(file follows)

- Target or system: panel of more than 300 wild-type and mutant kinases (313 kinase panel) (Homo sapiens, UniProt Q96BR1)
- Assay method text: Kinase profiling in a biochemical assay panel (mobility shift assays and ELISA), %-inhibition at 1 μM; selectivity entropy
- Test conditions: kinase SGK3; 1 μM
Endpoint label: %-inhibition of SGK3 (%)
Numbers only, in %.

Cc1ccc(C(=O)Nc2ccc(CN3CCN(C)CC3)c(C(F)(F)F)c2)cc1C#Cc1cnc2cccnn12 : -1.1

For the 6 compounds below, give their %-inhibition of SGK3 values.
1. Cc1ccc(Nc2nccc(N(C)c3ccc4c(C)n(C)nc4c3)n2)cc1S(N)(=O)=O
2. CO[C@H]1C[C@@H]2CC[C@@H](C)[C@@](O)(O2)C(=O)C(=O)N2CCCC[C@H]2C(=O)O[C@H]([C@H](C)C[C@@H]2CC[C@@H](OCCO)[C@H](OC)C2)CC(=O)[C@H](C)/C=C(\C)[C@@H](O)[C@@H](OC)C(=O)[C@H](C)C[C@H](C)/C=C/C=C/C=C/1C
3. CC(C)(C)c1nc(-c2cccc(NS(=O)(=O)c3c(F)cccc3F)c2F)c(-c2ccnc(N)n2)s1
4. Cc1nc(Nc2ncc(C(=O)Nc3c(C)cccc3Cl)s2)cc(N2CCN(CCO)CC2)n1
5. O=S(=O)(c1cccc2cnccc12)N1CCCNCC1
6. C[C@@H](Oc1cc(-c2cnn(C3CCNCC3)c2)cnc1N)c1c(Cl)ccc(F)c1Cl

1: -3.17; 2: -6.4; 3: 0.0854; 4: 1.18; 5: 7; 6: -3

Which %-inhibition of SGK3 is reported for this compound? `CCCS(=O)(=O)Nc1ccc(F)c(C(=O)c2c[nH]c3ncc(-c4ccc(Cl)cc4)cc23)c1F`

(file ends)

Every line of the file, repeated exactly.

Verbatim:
- Target or system: panel of more than 300 wild-type and mutant kinases (313 kinase panel) (Homo sapiens, UniProt Q96BR1)
- Assay method text: Kinase profiling in a biochemical assay panel (mobility shift assays and ELISA), %-inhibition at 1 μM; selectivity entropy
- Test conditions: kinase SGK3; 1 μM
Endpoint label: %-inhibition of SGK3 (%)
Numbers only, in %.

Cc1ccc(C(=O)Nc2ccc(CN3CCN(C)CC3)c(C(F)(F)F)c2)cc1C#Cc1cnc2cccnn12 : -1.1

For the 6 compounds below, give their %-inhibition of SGK3 values.
1. Cc1ccc(Nc2nccc(N(C)c3ccc4c(C)n(C)nc4c3)n2)cc1S(N)(=O)=O
2. CO[C@H]1C[C@@H]2CC[C@@H](C)[C@@](O)(O2)C(=O)C(=O)N2CCCC[C@H]2C(=O)O[C@H]([C@H](C)C[C@@H]2CC[C@@H](OCCO)[C@H](OC)C2)CC(=O)[C@H](C)/C=C(\C)[C@@H](O)[C@@H](OC)C(=O)[C@H](C)C[C@H](C)/C=C/C=C/C=C/1C
3. CC(C)(C)c1nc(-c2cccc(NS(=O)(=O)c3c(F)cccc3F)c2F)c(-c2ccnc(N)n2)s1
4. Cc1nc(Nc2ncc(C(=O)Nc3c(C)cccc3Cl)s2)cc(N2CCN(CCO)CC2)n1
5. O=S(=O)(c1cccc2cnccc12)N1CCCNCC1
6. C[C@@H](Oc1cc(-c2cnn(C3CCNCC3)c2)cnc1N)c1c(Cl)ccc(F)c1Cl

1: -3.17; 2: -6.4; 3: 0.0854; 4: 1.18; 5: 7; 6: -3

Which %-inhibition of SGK3 is reported for this compound? `CCCS(=O)(=O)Nc1ccc(F)c(C(=O)c2c[nH]c3ncc(-c4ccc(Cl)cc4)cc23)c1F`